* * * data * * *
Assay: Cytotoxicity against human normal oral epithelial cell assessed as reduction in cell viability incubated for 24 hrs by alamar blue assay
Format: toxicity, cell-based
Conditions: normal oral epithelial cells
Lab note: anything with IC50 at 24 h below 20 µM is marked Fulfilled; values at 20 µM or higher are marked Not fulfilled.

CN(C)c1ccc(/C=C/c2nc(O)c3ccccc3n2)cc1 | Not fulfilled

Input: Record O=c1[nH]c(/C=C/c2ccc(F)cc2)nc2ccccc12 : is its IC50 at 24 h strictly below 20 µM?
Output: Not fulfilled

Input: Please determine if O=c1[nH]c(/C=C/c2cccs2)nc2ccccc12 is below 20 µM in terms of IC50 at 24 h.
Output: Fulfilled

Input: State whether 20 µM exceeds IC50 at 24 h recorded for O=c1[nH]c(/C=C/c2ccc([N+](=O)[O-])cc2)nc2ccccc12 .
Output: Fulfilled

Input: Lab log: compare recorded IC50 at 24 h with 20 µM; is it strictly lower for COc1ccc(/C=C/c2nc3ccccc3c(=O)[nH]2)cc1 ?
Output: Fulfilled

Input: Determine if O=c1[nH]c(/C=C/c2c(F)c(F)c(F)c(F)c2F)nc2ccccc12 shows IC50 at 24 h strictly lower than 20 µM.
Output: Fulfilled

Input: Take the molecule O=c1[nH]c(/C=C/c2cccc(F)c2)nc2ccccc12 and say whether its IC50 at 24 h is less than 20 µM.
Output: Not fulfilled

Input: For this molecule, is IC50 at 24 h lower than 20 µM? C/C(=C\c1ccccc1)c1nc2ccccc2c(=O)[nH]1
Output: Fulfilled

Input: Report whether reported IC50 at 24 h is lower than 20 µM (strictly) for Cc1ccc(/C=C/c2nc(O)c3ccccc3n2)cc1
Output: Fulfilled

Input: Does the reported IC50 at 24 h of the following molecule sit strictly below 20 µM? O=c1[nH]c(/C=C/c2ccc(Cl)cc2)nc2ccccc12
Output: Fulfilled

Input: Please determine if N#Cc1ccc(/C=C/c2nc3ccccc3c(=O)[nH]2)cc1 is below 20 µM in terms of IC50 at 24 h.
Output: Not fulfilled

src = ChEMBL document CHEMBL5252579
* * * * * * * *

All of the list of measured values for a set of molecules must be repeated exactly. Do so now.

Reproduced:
Assay: Cytotoxicity against human normal oral epithelial cell assessed as reduction in cell viability incubated for 24 hrs by alamar blue assay
Format: toxicity, cell-based
Conditions: normal oral epithelial cells
Lab note: anything with IC50 at 24 h below 20 µM is marked Fulfilled; values at 20 µM or higher are marked Not fulfilled.

CN(C)c1ccc(/C=C/c2nc(O)c3ccccc3n2)cc1 | Not fulfilled

Input: Record O=c1[nH]c(/C=C/c2ccc(F)cc2)nc2ccccc12 : is its IC50 at 24 h strictly below 20 µM?
Output: Not fulfilled

Input: Please determine if O=c1[nH]c(/C=C/c2cccs2)nc2ccccc12 is below 20 µM in terms of IC50 at 24 h.
Output: Fulfilled

Input: State whether 20 µM exceeds IC50 at 24 h recorded for O=c1[nH]c(/C=C/c2ccc([N+](=O)[O-])cc2)nc2ccccc12 .
Output: Fulfilled

Input: Lab log: compare recorded IC50 at 24 h with 20 µM; is it strictly lower for COc1ccc(/C=C/c2nc3ccccc3c(=O)[nH]2)cc1 ?
Output: Fulfilled

Input: Determine if O=c1[nH]c(/C=C/c2c(F)c(F)c(F)c(F)c2F)nc2ccccc12 shows IC50 at 24 h strictly lower than 20 µM.
Output: Fulfilled

Input: Take the molecule O=c1[nH]c(/C=C/c2cccc(F)c2)nc2ccccc12 and say whether its IC50 at 24 h is less than 20 µM.
Output: Not fulfilled

Input: For this molecule, is IC50 at 24 h lower than 20 µM? C/C(=C\c1ccccc1)c1nc2ccccc2c(=O)[nH]1
Output: Fulfilled

Input: Report whether reported IC50 at 24 h is lower than 20 µM (strictly) for Cc1ccc(/C=C/c2nc(O)c3ccccc3n2)cc1
Output: Fulfilled

Input: Does the reported IC50 at 24 h of the following molecule sit strictly below 20 µM? O=c1[nH]c(/C=C/c2ccc(Cl)cc2)nc2ccccc12
Output: Fulfilled

Input: Please determine if N#Cc1ccc(/C=C/c2nc3ccccc3c(=O)[nH]2)cc1 is below 20 µM in terms of IC50 at 24 h.
Output: Not fulfilled

src = ChEMBL document CHEMBL5252579